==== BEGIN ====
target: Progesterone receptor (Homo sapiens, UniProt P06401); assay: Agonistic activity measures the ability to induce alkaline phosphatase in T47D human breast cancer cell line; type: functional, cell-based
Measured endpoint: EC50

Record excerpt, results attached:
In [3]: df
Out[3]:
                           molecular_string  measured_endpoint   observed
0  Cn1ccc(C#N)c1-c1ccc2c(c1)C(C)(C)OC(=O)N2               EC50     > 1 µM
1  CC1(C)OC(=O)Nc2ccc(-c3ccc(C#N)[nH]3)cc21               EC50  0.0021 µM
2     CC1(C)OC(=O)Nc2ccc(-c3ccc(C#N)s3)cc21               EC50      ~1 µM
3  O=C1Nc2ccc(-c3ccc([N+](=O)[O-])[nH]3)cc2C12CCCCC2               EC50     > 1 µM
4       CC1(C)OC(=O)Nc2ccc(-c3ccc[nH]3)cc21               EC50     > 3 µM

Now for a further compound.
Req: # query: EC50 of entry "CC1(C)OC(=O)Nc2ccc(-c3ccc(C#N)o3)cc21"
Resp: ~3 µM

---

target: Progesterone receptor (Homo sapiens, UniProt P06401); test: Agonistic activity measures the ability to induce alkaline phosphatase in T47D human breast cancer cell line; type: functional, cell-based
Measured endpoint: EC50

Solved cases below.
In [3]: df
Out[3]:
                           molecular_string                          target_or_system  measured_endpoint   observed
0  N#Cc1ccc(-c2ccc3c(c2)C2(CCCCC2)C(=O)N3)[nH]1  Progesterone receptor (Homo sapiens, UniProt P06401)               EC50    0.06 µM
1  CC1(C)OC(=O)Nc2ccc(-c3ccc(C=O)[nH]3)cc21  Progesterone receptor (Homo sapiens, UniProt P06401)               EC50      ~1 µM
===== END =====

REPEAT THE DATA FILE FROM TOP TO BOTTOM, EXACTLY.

target: Progesterone receptor (Homo sapiens, UniProt P06401); assay: Agonistic activity measures the ability to induce alkaline phosphatase in T47D human breast cancer cell line; type: functional, cell-based
Measured endpoint: EC50

Record excerpt, results attached:
In [3]: df
Out[3]:
                           molecular_string  measured_endpoint   observed
0  Cn1ccc(C#N)c1-c1ccc2c(c1)C(C)(C)OC(=O)N2               EC50     > 1 µM
1  CC1(C)OC(=O)Nc2ccc(-c3ccc(C#N)[nH]3)cc21               EC50  0.0021 µM
2     CC1(C)OC(=O)Nc2ccc(-c3ccc(C#N)s3)cc21               EC50      ~1 µM
3  O=C1Nc2ccc(-c3ccc([N+](=O)[O-])[nH]3)cc2C12CCCCC2               EC50     > 1 µM
4       CC1(C)OC(=O)Nc2ccc(-c3ccc[nH]3)cc21               EC50     > 3 µM

Now for a further compound.
Req: # query: EC50 of entry "CC1(C)OC(=O)Nc2ccc(-c3ccc(C#N)o3)cc21"
Resp: ~3 µM

---

target: Progesterone receptor (Homo sapiens, UniProt P06401); test: Agonistic activity measures the ability to induce alkaline phosphatase in T47D human breast cancer cell line; type: functional, cell-based
Measured endpoint: EC50

Solved cases below.
In [3]: df
Out[3]:
                           molecular_string                          target_or_system  measured_endpoint   observed
0  N#Cc1ccc(-c2ccc3c(c2)C2(CCCCC2)C(=O)N3)[nH]1  Progesterone receptor (Homo sapiens, UniProt P06401)               EC50    0.06 µM
1  CC1(C)OC(=O)Nc2ccc(-c3ccc(C=O)[nH]3)cc21  Progesterone receptor (Homo sapiens, UniProt P06401)               EC50      ~1 µM